Fellowship and Residencies Fall 2018

Our quarterly roundup of fellowships, residencies, and prizes accepting applications.

Fall Issue Preview: Shahryar Nashat and Adam Linder by Aram Moshayedi

An artist and a choreographer challenge the term collaboration, which they see as an approach rather than an outcome or frame of interpretation. 

One Piece: America by Hugh Hayden

The artist talks about an uninhabitable American Dream.

The Treatment Sounded So Cinematic: Lana Wilson Interviewed by Penny Lane
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The two filmmakers probe the ethics and surprise of documentary.

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Please join us for the sixth installment of READING AT KARMA, featuring Ben Marcus. The event is co-hosted by BOMB Magazine and is part of an ongoing reading series at Karma Books. 

Full Wack and Tender, Too: Shelley Hirsch Interviewed by Peter Stampfel
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The two musicians ramble on their working class upbringing, the elitism of the avant-garde, and the politics of goofiness.

Portfolio by Corine Vermeulen
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A portrait of Detroit through its people.

BOMB 142, Winter 2018

Featuring interviews with Milford Graves, Celeste Dupuy-Spencer, Meredith Monk, Jim Hodges, Lucy Dodd, Branden Jacobs-Jenkins, Jlin, Cate Giordano, Don Mee Choi, Christian Hawkey, and Friederike Mayröcker.

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BOMB 143, Spring 2018

Featuring interviews with LaToya Ruby Frazier and Fred Moten, Sergio De La Pava, Nina Hoss, Barbara Hammer, Joseph Keckler, Lydia Ourahmane, Kaneza Schaal, Hank Willis Thomas and Kambui Olujimi, and Summer Wheat.

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Bomb #143
BOMB 144, Summer 2018

Featuring interviews with Chris Martin, Cy Gavin, Tauba Auerbach, Sam Hillmer, Amy Jenkins, Florian Meisenberg, John Akomfrah, Simone Forti, Ottessa Moshfegh, and Anna Moschovakis

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BOMB 145, Fall 2018

In the process of putting together each new issue of BOMB, we often come across distinct resonances between interviews—shared themes, creative preoccupations, and even specific phrases crop up time and again within otherwise disparate features. In these pages, artists discuss their expansive notions on collaboration. Their practices tend to split, reapportion, or redefine authorship, privileging process over individual intention and encouraging unique partnerships with spectators, local communities, film subjects, and one another. These willful acts of reaching out and beyond are as vital as ever, and worth emphasizing here.
—The Editors

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Bryan Zanisnik Pauline Boudry / Renate Lorenz by Risa Puleo Florian Meisenberg by Peter Rostovsky Paul McCarthy by Benjamin Weissman The Shoestore in Caborca … by Richard Nonas Michael Counts by John Zorn Valerie Snobeck by Joe Fyfe Dorthe Nors by Lauren LeBlanc Hilton Als by Coco Fusco Jenny Diski by Frederic Tuten Mixtape: Angel Olsen by Gary Canino Write/Cross-Out: Lucy Ives by Claire Wilcox John Turturro by June Stein Steve Erickson by James Mx Lane Rachel Cusk by Alex Zafiris Results, Concrete: Carly Mandel Interviewed by Kerry Doran Rebecca Lindenberg by Elizabeth Clark Wessel Mike Leigh by Bette Gordon Damon & Naomi by Tobias Carroll Iva Radivojevic by Pamela Cohn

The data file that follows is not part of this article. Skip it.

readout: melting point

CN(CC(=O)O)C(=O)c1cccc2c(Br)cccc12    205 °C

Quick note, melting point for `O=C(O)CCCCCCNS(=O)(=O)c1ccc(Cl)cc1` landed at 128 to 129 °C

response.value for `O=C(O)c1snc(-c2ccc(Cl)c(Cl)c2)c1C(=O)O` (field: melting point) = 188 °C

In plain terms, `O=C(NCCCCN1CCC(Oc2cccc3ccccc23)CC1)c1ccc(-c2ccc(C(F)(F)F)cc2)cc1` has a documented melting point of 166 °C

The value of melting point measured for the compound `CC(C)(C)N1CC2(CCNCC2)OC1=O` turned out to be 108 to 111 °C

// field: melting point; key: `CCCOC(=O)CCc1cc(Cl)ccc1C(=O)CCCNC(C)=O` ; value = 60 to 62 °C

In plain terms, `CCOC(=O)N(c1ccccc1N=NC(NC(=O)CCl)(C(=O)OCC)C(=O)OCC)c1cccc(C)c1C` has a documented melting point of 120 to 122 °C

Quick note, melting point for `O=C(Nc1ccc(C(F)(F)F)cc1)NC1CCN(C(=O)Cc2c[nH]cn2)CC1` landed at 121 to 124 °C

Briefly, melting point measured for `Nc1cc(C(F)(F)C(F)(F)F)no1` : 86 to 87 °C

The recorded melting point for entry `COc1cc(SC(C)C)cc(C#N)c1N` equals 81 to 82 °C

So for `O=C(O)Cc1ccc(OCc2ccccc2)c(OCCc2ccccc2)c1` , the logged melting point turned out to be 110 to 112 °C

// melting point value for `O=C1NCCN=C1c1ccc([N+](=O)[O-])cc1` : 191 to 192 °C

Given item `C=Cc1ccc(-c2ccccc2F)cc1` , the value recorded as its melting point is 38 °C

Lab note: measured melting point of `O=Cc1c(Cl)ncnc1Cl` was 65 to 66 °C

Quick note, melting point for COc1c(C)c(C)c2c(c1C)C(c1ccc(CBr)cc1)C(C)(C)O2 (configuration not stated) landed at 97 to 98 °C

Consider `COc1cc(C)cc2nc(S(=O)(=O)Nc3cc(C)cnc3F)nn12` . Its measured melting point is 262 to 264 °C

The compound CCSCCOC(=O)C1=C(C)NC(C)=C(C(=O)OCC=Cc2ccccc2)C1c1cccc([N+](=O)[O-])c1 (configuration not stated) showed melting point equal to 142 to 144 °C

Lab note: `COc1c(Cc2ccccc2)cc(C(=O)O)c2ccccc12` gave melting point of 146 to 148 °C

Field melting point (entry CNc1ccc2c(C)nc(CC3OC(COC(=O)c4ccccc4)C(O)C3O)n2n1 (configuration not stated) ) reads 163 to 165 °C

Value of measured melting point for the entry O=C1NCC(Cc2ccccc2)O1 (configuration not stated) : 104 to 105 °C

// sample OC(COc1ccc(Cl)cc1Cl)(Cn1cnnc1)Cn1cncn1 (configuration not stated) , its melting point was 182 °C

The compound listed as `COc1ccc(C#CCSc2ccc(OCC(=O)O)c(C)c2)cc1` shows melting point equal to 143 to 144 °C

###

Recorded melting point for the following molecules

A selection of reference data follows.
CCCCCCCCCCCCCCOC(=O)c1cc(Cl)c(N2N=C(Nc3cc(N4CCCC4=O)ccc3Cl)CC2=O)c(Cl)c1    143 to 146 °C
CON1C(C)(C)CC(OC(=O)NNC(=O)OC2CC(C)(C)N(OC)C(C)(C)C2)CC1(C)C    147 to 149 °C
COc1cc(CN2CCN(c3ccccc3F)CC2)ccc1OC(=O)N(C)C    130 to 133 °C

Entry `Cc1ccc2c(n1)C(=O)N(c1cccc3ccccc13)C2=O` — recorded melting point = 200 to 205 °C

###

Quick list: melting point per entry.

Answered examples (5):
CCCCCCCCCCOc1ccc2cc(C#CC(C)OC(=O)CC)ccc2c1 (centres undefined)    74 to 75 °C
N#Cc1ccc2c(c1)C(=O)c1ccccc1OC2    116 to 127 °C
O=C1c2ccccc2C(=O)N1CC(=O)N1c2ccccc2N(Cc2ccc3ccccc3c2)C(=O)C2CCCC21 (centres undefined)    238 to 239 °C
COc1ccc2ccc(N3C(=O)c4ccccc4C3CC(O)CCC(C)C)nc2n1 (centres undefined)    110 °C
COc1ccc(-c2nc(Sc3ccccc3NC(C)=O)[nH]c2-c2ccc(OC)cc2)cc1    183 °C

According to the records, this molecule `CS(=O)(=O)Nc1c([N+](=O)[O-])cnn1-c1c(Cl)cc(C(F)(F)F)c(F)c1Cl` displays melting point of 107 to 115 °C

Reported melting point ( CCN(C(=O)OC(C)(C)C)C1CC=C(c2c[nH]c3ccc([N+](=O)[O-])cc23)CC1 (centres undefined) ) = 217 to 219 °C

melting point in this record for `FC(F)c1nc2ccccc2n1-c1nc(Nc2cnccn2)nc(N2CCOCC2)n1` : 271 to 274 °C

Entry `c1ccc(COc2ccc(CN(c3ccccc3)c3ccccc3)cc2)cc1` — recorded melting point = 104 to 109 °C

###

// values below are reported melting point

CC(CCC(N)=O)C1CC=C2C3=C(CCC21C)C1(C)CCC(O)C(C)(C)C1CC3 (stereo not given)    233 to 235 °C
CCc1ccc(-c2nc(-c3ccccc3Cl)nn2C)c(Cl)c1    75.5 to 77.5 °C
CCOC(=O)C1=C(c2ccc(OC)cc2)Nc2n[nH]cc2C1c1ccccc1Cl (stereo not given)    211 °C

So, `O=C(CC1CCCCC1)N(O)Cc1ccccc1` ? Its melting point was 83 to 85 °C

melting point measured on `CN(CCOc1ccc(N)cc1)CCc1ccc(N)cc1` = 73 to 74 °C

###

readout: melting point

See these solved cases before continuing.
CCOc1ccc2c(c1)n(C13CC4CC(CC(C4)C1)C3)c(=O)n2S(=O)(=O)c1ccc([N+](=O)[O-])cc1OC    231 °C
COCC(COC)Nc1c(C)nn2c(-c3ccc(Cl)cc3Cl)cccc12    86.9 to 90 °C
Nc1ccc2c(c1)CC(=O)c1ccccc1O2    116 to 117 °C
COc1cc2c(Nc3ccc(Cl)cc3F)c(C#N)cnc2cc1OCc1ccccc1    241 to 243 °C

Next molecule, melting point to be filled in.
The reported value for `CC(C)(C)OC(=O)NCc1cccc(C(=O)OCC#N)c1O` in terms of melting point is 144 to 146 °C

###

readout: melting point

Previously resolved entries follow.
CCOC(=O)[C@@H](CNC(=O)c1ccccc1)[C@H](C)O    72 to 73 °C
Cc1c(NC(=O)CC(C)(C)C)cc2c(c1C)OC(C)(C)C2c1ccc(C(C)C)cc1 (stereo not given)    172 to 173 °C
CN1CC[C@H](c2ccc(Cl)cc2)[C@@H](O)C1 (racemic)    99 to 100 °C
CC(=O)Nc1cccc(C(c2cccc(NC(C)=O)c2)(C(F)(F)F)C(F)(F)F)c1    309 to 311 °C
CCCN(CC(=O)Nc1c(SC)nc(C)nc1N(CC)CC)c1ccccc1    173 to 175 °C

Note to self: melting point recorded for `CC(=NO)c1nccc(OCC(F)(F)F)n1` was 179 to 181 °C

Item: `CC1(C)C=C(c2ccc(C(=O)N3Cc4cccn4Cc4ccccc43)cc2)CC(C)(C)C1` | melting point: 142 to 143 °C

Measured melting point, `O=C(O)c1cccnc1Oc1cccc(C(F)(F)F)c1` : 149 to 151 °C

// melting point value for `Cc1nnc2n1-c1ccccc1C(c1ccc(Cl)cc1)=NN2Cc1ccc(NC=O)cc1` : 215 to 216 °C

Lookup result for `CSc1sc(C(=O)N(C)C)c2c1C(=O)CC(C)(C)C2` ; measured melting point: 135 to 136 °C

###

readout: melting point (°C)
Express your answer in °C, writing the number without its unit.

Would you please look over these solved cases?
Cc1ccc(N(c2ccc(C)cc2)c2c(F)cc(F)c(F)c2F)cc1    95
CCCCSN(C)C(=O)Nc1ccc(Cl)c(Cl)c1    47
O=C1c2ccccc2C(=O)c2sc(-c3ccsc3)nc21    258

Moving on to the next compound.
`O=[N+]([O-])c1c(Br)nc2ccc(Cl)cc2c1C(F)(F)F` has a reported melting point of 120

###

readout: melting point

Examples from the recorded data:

Oral History Project

BOMB's Oral History Project is dedicated to collecting, documenting, and preserving the stories of distinguished visual artists of the African Diaspora.

Maren Hassinger by Lowery Stokes Sims
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“Right, they weren’t paintings, they weren’t colorful, but I kept doing them because that’s what would come to me. I could have stopped, I suppose, but to me they seemed like good pieces and they were in line with my thinking. Artists do what they think is important to them in their life span. That’s what they’ve always done—Rembrandt or Van Gogh or Picasso. They did what they did because they thought it was important.”

Announcing BOMB’s 2018 Oral History Fellow 
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The Oral History Fellowship is a post-graduate editorial fellowship offered by BOMB Magazine, with a goal to organize and publish interviews by artists of the African Diaspora who are based in New York. 

Kara Walker & Larry Walker
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“I would like to do more of that kind of thing: travel, spend some time in a place and really work from a different vantage point. I don’t know what will happen in my work from that, but I trust my ability to find the tools to find my way into my work. I think I will sit out in the woods more.”

Wangechi Mutu by Deborah Willis
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“The collage works are going to be life-size. My work increased in scale when I realized that I wanted people to enter the worlds or to see them almost like dioramas— these places that they could be immersed into, with their own social structures and their eco-systems.”